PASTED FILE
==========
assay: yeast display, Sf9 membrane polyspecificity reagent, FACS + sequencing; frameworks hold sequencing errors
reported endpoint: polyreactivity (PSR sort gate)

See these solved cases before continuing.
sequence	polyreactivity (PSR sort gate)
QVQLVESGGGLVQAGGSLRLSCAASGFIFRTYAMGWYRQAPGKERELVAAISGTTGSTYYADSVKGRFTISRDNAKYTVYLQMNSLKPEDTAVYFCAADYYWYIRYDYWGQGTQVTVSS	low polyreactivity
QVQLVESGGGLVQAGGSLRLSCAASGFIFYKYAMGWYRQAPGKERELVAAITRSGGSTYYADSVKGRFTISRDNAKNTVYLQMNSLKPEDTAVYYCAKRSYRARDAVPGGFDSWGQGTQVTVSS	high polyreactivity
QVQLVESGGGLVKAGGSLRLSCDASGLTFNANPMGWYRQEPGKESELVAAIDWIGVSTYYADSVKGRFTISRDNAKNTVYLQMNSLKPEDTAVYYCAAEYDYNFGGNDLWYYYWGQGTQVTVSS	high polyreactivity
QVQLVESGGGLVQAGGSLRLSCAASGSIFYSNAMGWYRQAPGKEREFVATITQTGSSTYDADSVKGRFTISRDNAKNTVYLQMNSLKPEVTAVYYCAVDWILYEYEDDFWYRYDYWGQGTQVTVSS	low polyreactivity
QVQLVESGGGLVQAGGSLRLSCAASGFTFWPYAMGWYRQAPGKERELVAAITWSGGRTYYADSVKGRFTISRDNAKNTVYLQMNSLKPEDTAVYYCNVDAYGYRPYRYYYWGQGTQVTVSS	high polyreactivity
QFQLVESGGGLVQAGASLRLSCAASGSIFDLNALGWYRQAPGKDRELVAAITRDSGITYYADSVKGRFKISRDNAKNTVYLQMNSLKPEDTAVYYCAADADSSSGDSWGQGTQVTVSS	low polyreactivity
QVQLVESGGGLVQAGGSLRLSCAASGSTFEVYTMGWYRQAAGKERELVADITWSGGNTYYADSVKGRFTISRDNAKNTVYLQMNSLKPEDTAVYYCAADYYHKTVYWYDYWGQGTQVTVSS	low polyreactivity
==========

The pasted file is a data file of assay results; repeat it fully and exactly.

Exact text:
assay: yeast display, Sf9 membrane polyspecificity reagent, FACS + sequencing; frameworks hold sequencing errors
reported endpoint: polyreactivity (PSR sort gate)

See these solved cases before continuing.
sequence	polyreactivity (PSR sort gate)
QVQLVESGGGLVQAGGSLRLSCAASGFIFRTYAMGWYRQAPGKERELVAAISGTTGSTYYADSVKGRFTISRDNAKYTVYLQMNSLKPEDTAVYFCAADYYWYIRYDYWGQGTQVTVSS	low polyreactivity
QVQLVESGGGLVQAGGSLRLSCAASGFIFYKYAMGWYRQAPGKERELVAAITRSGGSTYYADSVKGRFTISRDNAKNTVYLQMNSLKPEDTAVYYCAKRSYRARDAVPGGFDSWGQGTQVTVSS	high polyreactivity
QVQLVESGGGLVKAGGSLRLSCDASGLTFNANPMGWYRQEPGKESELVAAIDWIGVSTYYADSVKGRFTISRDNAKNTVYLQMNSLKPEDTAVYYCAAEYDYNFGGNDLWYYYWGQGTQVTVSS	high polyreactivity
QVQLVESGGGLVQAGGSLRLSCAASGSIFYSNAMGWYRQAPGKEREFVATITQTGSSTYDADSVKGRFTISRDNAKNTVYLQMNSLKPEVTAVYYCAVDWILYEYEDDFWYRYDYWGQGTQVTVSS	low polyreactivity
QVQLVESGGGLVQAGGSLRLSCAASGFTFWPYAMGWYRQAPGKERELVAAITWSGGRTYYADSVKGRFTISRDNAKNTVYLQMNSLKPEDTAVYYCNVDAYGYRPYRYYYWGQGTQVTVSS	high polyreactivity
QFQLVESGGGLVQAGASLRLSCAASGSIFDLNALGWYRQAPGKDRELVAAITRDSGITYYADSVKGRFKISRDNAKNTVYLQMNSLKPEDTAVYYCAADADSSSGDSWGQGTQVTVSS	low polyreactivity
QVQLVESGGGLVQAGGSLRLSCAASGSTFEVYTMGWYRQAAGKERELVADITWSGGNTYYADSVKGRFTISRDNAKNTVYLQMNSLKPEDTAVYYCAADYYHKTVYWYDYWGQGTQVTVSS	low polyreactivity